The House Oversight and Government Reform Committee approved a pension hike for federal employees last week in a 19-15 vote, and the legislation now heads to the house Budget Committee for consideration.
Under the legislation, current federal employees would be required to pay 5 percent more toward their retirement over the next five years beginning in 2013. The increase would be adopted incrementally, with federal workers paying 1.5 percent more in 2013; 0.5 percent extra in 2014; and an additional 1 percent more annually in 2015, 2016 and 2017. Employees hired after 2012 would have to start contributing the extra 5 percent immediately.
Currently, federal workers under the Federal Employees Retirement System (FERS) contribute 0.8 percent of their salaries to their pensions, while federal employees enrolled in the Civil Service Retirement System (CSRS) contribute 7 percent. The bill would result in FERS employees contributing 5.8 percent of their salaries to their pensions, plus contributions to Social Security and their Thrift Savings Plan accounts, and CSRS employees contributing 12 percent by 2017.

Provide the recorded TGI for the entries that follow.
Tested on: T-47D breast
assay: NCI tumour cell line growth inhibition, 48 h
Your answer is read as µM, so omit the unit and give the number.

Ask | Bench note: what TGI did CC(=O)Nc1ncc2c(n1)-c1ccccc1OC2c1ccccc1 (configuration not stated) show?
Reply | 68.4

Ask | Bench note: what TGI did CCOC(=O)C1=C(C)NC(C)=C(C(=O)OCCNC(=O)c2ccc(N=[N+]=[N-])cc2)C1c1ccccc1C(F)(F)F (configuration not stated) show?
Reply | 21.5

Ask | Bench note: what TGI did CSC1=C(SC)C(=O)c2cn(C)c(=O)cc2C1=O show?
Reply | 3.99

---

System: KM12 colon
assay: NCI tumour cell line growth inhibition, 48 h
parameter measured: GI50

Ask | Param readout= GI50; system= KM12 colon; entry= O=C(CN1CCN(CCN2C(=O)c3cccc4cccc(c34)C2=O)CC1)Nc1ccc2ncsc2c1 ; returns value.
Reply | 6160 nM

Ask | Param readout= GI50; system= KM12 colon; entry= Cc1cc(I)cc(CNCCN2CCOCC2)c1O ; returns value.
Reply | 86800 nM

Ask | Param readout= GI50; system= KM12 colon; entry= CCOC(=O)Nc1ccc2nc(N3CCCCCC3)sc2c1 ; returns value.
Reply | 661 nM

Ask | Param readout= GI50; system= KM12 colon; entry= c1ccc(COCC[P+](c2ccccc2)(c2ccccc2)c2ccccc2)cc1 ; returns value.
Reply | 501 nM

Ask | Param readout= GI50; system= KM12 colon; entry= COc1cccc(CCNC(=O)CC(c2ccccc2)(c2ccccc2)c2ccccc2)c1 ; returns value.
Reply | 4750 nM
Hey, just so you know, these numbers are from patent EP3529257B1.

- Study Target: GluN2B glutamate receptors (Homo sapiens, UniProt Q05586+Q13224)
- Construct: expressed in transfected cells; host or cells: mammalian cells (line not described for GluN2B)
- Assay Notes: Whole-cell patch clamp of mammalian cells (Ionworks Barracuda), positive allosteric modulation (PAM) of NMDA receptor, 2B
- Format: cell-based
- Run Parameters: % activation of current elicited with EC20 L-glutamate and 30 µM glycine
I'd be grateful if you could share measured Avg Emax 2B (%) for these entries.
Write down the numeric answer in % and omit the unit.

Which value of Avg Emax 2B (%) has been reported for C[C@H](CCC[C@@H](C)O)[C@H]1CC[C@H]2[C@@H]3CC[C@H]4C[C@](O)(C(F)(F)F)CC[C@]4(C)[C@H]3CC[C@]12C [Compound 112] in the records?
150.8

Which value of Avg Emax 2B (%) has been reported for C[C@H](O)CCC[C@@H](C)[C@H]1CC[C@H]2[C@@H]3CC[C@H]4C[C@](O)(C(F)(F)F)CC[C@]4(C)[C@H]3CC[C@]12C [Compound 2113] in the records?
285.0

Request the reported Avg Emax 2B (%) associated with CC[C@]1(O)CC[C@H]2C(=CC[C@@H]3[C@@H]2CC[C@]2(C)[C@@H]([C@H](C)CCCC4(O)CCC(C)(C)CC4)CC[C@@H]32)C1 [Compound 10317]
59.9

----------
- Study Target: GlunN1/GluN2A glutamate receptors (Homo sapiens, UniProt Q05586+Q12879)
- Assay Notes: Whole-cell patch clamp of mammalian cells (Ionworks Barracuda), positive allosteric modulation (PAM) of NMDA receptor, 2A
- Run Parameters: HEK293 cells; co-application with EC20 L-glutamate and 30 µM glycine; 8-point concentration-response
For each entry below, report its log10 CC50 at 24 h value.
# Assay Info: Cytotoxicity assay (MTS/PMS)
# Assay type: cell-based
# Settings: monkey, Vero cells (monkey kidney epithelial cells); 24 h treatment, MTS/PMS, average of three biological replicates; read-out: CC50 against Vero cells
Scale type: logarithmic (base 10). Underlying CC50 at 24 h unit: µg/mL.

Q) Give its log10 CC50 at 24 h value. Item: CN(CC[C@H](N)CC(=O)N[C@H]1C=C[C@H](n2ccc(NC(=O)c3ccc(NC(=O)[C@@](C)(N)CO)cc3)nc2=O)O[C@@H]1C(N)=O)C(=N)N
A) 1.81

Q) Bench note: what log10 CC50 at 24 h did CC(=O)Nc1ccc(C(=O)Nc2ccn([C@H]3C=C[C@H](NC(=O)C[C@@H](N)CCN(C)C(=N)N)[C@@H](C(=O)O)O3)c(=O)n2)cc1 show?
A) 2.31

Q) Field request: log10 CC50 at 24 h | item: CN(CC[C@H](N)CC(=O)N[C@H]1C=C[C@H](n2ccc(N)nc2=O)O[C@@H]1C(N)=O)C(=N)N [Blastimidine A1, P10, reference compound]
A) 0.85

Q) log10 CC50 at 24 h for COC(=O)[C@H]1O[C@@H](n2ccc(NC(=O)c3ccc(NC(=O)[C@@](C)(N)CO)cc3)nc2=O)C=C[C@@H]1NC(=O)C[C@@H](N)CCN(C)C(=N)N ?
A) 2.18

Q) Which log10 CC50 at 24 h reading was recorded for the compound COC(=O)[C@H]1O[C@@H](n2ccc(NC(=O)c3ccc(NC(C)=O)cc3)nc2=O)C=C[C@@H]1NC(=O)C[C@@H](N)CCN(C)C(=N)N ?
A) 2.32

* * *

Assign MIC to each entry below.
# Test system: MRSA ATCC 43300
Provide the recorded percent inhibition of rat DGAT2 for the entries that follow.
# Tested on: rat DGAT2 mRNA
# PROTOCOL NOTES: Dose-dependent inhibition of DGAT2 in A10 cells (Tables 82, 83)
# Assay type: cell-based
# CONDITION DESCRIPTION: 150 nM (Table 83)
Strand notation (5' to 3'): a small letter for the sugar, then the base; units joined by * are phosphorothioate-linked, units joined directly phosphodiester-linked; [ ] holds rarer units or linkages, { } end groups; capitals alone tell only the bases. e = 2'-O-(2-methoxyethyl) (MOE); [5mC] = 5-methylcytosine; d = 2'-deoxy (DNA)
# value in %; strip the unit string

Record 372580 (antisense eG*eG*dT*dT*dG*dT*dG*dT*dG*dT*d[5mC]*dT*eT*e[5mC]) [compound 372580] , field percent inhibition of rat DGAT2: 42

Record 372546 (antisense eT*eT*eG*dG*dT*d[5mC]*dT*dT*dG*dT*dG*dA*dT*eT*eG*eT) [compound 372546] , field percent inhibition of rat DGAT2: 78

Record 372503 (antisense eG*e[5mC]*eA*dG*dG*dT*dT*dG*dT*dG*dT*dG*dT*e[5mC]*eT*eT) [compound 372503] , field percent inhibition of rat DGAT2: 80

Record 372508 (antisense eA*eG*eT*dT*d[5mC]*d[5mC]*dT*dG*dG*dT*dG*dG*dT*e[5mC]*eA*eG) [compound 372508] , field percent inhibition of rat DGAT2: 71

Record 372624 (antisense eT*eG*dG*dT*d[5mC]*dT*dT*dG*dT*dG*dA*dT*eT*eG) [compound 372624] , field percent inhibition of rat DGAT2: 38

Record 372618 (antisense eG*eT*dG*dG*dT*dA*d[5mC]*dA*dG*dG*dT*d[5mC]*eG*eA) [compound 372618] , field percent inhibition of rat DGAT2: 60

Committee Chairman Darrell Issa, R-Calif., said the pension increase was created to help reduce the deficit. The budget resolution passed by the House asked the committee to create $79 billion in savings over the next ten years.
“Let’s make it perfectly clear,” he said, “reductions in federal pensions are not intended to reflect in any way on the hardworking men and women in the federal workforce.”
Several unions have expressed their criticisms of the legislation, which they characterize as another attack on federal employees’ pay and benefits.
“I can assure you that if Congress continues to cut federal employees’ pay and benefits, this country will be unable to attract or retain talented people in the federal government,” said National Treasury Employees Union President Colleen Kelley in a letter to committee members.